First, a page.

A Guide to Writing Academic Portfolios for Radiologists

Academic Article

Abstract

  • © 2016 The Association of University Radiologists The academic educator's portfolio is a collection of materials that document academic performance and achievements, supplementing the curriculum vitae, in order to showcase a faculty member's most significant accomplishments. A decade ago, a survey of medical schools revealed frustration in the nonuniform methods of measuring faculty's medical education productivity. A proposed solution was the use of an academic educator's portfolio. In the academic medical community, compiling an academic portfolio is always a challenge because teaching has never been confined to the traditional classroom setting and often involves active participation of the medical student, resident, or fellow in the ongoing care of the patient. Diagnostic radiology in addition requires a knowledge base that encompasses basic sciences, imaging physics, technology, and traditional and molecular medicine. Teaching and performing research that involves this complex mix, while providing patient care that is often behind the scenes, provides unique challenges in the documentation of teaching, research, and clinical service for diagnostic radiology faculty. An academic portfolio is seen as a way to explain why relevant academic activities are significant to promotions committee members who may have backgrounds in unrelated academic areas and may not be familiar with a faculty member's work. The academic portfolio consists of teaching, research, and service portfolios. The teaching portfolio is a collection of materials that document teaching performance and documents the educator's transition to a more effective educator. A research portfolio showcases the most significant research accomplishments. The service portfolio documents service responsibilities and highlight any service excellence. All portfolios should briefly discuss the educator's philosophy, activities, methods used to implement activities, leadership, mentoring, or committee roles in these respective areas. Recognizing that academic programs have differing needs, this article will attempt to provide some basic guidelines that may help junior faculty in diagnostic radiology develop their teaching, research, and service portfolios.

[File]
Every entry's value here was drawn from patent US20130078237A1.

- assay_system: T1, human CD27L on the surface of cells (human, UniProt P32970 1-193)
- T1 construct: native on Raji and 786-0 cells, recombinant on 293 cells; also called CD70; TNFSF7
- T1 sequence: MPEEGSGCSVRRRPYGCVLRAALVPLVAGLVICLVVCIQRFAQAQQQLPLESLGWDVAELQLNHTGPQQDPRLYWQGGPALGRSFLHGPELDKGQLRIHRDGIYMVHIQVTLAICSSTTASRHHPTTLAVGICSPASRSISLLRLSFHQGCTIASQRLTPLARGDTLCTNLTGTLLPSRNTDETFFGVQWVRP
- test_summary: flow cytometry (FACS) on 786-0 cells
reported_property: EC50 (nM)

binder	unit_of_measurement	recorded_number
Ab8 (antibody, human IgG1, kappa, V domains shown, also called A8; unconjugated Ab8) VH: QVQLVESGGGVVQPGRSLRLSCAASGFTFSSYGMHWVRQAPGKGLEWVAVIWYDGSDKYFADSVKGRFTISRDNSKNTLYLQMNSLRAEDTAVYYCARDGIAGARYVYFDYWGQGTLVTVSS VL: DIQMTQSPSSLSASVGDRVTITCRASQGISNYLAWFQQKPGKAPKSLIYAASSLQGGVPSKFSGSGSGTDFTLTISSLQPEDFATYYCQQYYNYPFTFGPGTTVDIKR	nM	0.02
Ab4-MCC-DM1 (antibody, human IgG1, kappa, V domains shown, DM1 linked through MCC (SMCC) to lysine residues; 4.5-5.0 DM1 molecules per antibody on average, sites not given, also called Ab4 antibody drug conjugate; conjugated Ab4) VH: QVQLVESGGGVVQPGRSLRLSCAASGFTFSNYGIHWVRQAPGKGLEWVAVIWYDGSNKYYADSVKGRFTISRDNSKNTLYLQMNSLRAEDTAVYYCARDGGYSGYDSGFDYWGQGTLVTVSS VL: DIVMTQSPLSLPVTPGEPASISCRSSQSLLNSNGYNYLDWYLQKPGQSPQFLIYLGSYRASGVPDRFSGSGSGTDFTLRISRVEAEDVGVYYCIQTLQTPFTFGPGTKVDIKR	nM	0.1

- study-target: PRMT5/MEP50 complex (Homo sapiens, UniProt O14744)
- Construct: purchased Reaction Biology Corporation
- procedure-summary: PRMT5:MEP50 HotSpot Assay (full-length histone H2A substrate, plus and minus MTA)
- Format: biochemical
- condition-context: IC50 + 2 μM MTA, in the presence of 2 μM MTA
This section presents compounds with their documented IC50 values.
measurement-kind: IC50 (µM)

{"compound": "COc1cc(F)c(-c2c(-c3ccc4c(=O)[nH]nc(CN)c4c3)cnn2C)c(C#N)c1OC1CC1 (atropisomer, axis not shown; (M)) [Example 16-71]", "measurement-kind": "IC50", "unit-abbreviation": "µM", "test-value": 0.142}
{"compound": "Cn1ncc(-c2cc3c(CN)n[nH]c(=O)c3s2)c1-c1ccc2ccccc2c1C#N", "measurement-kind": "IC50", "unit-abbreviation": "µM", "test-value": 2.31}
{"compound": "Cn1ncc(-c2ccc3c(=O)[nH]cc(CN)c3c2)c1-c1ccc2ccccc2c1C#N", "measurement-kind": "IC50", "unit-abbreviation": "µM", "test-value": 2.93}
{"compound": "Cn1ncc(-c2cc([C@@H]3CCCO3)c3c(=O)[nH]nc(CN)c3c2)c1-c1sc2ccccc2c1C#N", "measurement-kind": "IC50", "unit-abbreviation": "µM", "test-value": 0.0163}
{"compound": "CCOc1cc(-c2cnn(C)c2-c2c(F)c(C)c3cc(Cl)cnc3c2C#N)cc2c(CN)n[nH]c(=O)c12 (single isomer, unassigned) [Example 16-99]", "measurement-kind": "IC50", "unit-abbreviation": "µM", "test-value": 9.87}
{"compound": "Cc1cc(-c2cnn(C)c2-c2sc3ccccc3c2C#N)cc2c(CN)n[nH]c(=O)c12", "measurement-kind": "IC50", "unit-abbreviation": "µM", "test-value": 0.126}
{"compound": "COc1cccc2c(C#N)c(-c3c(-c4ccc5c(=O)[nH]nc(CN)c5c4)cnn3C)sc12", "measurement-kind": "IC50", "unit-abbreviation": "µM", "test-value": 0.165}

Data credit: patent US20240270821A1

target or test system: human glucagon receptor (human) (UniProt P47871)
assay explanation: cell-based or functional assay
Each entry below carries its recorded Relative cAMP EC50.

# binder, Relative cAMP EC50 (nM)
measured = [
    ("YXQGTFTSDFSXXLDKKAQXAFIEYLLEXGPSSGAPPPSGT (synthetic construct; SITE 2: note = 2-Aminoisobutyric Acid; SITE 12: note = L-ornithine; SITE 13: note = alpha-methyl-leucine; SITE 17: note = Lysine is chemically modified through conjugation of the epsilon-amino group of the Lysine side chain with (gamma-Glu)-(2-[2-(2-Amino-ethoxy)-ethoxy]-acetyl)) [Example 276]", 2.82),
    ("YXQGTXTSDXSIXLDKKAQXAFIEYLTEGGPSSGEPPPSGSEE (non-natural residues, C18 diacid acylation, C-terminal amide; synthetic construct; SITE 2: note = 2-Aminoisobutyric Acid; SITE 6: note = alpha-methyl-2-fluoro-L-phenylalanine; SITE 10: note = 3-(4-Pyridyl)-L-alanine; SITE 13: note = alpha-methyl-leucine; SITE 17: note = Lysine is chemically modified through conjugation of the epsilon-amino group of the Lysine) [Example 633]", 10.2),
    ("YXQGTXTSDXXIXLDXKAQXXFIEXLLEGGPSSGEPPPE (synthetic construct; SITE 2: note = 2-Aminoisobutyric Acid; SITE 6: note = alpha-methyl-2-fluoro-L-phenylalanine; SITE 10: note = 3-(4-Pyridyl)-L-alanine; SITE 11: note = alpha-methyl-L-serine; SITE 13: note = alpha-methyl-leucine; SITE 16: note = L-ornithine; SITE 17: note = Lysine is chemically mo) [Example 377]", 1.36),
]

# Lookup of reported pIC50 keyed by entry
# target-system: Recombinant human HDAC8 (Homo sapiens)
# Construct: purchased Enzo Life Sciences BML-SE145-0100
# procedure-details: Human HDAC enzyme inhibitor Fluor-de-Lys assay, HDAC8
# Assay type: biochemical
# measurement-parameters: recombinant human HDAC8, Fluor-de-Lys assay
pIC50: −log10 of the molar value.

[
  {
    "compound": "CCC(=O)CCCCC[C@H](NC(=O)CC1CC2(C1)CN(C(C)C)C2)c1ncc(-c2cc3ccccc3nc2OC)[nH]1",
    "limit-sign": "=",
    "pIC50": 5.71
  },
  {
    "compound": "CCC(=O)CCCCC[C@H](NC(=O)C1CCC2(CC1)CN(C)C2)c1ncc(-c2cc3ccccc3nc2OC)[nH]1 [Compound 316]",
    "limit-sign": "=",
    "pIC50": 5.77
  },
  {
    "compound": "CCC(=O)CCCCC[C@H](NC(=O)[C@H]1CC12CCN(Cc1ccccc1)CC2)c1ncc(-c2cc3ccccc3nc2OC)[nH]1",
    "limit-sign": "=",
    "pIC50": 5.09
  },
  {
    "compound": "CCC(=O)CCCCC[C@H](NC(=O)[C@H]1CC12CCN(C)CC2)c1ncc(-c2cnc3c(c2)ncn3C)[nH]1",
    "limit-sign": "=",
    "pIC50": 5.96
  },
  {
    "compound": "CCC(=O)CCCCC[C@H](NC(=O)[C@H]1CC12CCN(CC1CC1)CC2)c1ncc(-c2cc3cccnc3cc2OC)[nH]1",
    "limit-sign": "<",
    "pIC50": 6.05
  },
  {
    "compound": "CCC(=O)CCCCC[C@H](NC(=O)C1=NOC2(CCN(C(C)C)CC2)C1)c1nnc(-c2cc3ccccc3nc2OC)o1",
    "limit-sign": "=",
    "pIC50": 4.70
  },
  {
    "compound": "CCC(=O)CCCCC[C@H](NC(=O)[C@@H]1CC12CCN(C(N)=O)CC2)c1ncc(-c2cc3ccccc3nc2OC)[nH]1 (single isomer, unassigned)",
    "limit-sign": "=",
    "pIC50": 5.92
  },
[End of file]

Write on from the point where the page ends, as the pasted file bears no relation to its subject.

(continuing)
• Published In

  • Academic Radiology  Journal
  • Digital Object Identifier (doi)

    Author List

  • Thomas JV; Sanyal R; O'Malley JP; Singh SP; Morgan DE; Canon CL
  • Start Page

  • 1595
  • End Page

  • 1603
  • Volume

  • 23
  • Issue

  • 12